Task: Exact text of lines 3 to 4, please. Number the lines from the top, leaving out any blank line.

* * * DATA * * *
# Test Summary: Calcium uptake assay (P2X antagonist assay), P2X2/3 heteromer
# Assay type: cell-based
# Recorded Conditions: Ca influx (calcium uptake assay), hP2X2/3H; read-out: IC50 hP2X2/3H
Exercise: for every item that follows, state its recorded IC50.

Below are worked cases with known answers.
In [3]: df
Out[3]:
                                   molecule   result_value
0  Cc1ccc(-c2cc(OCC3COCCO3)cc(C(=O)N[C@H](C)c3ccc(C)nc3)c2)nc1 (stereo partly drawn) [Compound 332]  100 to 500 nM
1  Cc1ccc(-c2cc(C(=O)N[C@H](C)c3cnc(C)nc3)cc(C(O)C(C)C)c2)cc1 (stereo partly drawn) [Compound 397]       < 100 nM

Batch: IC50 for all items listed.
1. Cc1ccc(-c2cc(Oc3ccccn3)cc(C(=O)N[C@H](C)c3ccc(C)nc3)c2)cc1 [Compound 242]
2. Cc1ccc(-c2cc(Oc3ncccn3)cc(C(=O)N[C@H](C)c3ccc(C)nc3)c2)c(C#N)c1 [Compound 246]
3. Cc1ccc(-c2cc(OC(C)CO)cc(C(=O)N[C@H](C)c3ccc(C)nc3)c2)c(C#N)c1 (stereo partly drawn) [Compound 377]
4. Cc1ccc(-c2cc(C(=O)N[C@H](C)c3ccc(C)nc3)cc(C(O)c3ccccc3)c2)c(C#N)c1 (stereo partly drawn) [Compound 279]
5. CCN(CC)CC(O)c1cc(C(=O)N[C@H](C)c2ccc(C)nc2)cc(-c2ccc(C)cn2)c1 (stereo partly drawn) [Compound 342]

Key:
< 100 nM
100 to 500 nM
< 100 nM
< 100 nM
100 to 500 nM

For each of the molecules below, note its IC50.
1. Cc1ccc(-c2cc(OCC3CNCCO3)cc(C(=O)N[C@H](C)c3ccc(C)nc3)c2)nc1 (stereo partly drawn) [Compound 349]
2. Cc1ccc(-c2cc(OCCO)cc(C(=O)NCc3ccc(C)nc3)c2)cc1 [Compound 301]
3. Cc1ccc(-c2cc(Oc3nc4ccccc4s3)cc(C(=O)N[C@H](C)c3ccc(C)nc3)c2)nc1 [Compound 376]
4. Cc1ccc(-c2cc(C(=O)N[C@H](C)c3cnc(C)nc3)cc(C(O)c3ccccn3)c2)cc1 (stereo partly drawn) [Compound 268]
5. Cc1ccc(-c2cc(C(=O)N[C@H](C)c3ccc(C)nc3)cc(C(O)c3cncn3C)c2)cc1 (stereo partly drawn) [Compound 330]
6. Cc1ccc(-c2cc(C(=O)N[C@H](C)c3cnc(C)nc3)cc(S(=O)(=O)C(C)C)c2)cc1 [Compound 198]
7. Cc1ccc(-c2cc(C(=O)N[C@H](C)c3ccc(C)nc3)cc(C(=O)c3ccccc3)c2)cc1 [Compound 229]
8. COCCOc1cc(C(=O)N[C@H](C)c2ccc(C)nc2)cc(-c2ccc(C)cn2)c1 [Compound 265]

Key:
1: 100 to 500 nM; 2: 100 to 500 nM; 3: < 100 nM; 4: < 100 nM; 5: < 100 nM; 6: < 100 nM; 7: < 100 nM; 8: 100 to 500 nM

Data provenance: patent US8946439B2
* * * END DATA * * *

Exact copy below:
# Recorded Conditions: Ca influx (calcium uptake assay), hP2X2/3H; read-out: IC50 hP2X2/3H
Exercise: for every item that follows, state its recorded IC50.